On a motorcycle, the usual battery is a 12 volt alternating current. 12 volts isn't sufficient, though, to create a spark that will ignite gas to cause a piston-moving explosion in the engine. The ignition coils of a motorcycle solve this problem by creating and collapsing a magnetic field many times a second and sending out bursts of much higher voltage along the circuitry to the spark plugs. To time these magnetic field creations and collapses along with the upward and downward motion of the pistons so as to get a high-voltage spark at the right instant, the circuitry is built into a rotating "crankshaft". As the crankshaft is turned by the pistons, the breaker points on the crankshaft connect and disconnect, alternately completing and opening the circuit connected to the ignition coils.
See picture of my breaker points below:
I noticed the other day, when trying to get my bike to start up properly, that the ignition coils were severely overheating. Taking off the cover to the crankshaft and rotating it several full rotations with a wrench, I realized that at no point during the crankshaft cycle were the breaker points actually opening. The circuit was never being opened! That meant the coils' magnetic fields were never collapsing, never creating the proper high voltage necessary to start and power the engine.
I adjusted the breaker points so that at their farthest apart they'd be .3 to .4 millimeters wide, the specs according to my manual. Then, according to the manual, I was supposed to do what's called a "continuity test" to make sure that the circuit was being broken at the proper time in the crankshaft cycle. The way you're supposed to do this is to ground one end of the tester to the engine, and attach the other wire of the tester to one side of the breaker point. The you turn the crankshaft until you see the meter needle drop, indicating that there is no power flowing through the circuit.
The needle never dropped! It looked like, even with the correct gap between the points, the circuit was ALWAYS complete. The magnetic field still shouldn't be collapsing! But after that first gap adjustment, the bike turned on just fine!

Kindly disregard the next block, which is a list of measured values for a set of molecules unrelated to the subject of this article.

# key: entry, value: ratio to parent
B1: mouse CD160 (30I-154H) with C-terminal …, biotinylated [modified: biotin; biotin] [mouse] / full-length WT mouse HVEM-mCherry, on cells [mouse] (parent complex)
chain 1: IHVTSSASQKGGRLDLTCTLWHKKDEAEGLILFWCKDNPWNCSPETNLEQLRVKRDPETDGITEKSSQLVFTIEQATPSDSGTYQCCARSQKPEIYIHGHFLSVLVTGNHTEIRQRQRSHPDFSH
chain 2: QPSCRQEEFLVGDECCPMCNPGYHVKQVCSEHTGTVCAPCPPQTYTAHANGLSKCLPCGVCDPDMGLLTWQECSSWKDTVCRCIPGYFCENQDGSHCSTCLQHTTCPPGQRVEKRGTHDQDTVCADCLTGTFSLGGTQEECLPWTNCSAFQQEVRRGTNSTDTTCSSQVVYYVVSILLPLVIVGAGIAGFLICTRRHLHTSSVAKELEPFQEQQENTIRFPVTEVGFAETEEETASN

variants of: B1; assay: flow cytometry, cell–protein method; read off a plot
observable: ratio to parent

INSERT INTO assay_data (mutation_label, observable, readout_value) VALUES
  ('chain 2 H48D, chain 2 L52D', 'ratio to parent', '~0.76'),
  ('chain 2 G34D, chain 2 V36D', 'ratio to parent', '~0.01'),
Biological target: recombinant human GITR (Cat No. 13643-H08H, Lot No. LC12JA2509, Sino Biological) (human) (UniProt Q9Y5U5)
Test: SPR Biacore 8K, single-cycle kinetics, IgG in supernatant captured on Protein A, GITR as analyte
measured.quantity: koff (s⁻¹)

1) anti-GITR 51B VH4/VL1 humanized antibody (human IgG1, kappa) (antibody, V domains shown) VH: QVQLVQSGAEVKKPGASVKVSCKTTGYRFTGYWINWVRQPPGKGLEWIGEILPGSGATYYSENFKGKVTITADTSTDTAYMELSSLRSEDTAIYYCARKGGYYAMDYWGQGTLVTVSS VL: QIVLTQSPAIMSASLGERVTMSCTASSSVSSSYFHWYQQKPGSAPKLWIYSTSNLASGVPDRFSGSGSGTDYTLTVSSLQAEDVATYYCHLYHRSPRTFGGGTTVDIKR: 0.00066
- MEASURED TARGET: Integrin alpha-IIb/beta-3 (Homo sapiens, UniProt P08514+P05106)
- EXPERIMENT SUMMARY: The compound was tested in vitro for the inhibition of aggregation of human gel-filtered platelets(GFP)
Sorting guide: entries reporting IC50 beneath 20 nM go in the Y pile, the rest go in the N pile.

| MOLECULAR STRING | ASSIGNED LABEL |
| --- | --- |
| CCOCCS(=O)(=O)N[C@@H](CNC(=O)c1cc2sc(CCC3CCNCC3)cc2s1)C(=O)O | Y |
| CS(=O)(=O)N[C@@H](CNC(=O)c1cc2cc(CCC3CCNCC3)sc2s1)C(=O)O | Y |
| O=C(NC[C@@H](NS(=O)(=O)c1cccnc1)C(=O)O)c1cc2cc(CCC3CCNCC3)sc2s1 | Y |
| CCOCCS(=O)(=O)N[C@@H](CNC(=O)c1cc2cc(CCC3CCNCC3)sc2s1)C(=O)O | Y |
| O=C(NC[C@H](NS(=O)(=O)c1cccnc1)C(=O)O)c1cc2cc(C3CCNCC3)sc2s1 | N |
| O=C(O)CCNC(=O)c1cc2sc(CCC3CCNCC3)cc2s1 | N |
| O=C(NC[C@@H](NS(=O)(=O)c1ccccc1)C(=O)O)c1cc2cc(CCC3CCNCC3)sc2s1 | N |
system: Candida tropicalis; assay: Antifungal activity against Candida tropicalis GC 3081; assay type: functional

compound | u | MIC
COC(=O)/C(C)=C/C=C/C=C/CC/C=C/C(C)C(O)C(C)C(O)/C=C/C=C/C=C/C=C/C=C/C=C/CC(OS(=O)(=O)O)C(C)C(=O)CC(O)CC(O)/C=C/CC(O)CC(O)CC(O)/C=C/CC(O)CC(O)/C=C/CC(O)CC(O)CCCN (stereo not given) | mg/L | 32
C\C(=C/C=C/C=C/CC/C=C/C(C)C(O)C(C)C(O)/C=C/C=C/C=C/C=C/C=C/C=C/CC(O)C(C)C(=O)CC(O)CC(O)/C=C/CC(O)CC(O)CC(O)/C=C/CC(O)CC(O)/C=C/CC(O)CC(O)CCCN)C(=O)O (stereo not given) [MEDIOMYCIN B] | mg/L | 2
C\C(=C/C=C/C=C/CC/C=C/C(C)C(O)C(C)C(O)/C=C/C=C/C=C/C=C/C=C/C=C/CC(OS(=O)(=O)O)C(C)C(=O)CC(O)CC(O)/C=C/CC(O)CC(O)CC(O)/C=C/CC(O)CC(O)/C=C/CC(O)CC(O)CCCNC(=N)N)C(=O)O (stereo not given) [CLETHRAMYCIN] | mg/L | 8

How was the bike turning on while the circuit was constantly complete? More importantly, why is the circuit constantly complete! Electricity isn't crossing that gap between the breaker points when they're open. It must be crossing straight across the base plate that holds the points in place. Some sort of insulation isn't working properly in the circuit, allowing electricity to flow where it shouldn't.
Here's a picture of the way the wires are connected to the breaker plates. It's a zoomed in version of the picture above, zooming in just to below and to the right of the central hex bolt:
So the electricity flows up the black and white wires onto the each of the two screws at the connections indicated by the red circles. It goes onto the thin spring breaker plate (visible on the left connection coming out to the left and heading up-left off the picture) and, theoretically, along the plate up to the point. It also, in parallel, goes into the condensers (the metal cylinders seen at the bottom of the picture). At the same time, though, it looks like the electricity is flowing onto the bracket that holds the screw in place, and down the bracket onto the large circular baseplate holding this whole contraption in place.
So that's the first problem! In summary, I can't do a continuity test to make sure the circuit's connecting and breaking at the right points of the crankshaft cycle because, according to my instrument, the connection is always being made, even when there is a visible gap between the breaker points with no spark crossing.
Remember, all of this is without the bike running. When I start the bike up (which it does easily), I see sparks arching across the breaker points. This isn't supposed to happen. The voltage should not be high enough for a spark to cross a gap in the air - it's damaging to the breaker points. With a spark crossing many times a minute, breaker points develop pitting over time that can destroy them.
That's the second problem.
The third problem is that whenever I rev the engine over around 2.5k revolutions per minute (rpm), the engine sputters out of and dies. We believe that this is due to a timing issue - as the crankshaft turns faster and faster, you want the spark to be exploding gas in the cylinders at a different point of the piston's motion. This probably has something to do with the breaker points as well, but we can't check the timing if we can't do a continuity test, which we can't do since we constantly have a closed circuit!
And those are all the issues with my bike right now!